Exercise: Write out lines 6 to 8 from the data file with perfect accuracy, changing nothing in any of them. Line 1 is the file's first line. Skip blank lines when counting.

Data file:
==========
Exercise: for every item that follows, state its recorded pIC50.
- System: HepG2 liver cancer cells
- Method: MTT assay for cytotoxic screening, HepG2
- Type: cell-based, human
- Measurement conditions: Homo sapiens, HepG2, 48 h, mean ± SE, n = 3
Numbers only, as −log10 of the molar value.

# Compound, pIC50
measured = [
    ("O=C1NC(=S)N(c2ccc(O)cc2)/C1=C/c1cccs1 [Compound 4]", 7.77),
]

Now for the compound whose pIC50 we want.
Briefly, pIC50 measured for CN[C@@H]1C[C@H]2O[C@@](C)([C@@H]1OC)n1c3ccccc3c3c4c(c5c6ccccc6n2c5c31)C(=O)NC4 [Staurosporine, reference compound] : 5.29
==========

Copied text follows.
Numbers only, as −log10 of the molar value.

# Compound, pIC50
measured = [